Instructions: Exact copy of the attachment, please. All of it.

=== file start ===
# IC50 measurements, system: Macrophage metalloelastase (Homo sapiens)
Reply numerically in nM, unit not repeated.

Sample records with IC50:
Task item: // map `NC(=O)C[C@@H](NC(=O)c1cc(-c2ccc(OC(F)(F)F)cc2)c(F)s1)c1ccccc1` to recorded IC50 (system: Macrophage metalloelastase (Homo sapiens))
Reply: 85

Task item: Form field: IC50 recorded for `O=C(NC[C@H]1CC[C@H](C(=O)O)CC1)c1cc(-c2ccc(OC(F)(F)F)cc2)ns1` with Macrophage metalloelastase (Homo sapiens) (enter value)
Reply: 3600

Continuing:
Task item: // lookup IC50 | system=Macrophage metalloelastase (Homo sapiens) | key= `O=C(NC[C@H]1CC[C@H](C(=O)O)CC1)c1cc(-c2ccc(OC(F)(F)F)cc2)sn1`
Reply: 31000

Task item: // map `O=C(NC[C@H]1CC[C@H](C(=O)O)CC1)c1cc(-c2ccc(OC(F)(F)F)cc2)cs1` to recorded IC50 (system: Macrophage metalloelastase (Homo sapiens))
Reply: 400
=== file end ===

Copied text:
# IC50 measurements, system: Macrophage metalloelastase (Homo sapiens)
Reply numerically in nM, unit not repeated.

Sample records with IC50:
Task item: // map `NC(=O)C[C@@H](NC(=O)c1cc(-c2ccc(OC(F)(F)F)cc2)c(F)s1)c1ccccc1` to recorded IC50 (system: Macrophage metalloelastase (Homo sapiens))
Reply: 85

Task item: Form field: IC50 recorded for `O=C(NC[C@H]1CC[C@H](C(=O)O)CC1)c1cc(-c2ccc(OC(F)(F)F)cc2)ns1` with Macrophage metalloelastase (Homo sapiens) (enter value)
Reply: 3600

Continuing:
Task item: // lookup IC50 | system=Macrophage metalloelastase (Homo sapiens) | key= `O=C(NC[C@H]1CC[C@H](C(=O)O)CC1)c1cc(-c2ccc(OC(F)(F)F)cc2)sn1`
Reply: 31000

Task item: // map `O=C(NC[C@H]1CC[C@H](C(=O)O)CC1)c1cc(-c2ccc(OC(F)(F)F)cc2)cs1` to recorded IC50 (system: Macrophage metalloelastase (Homo sapiens))
Reply: 400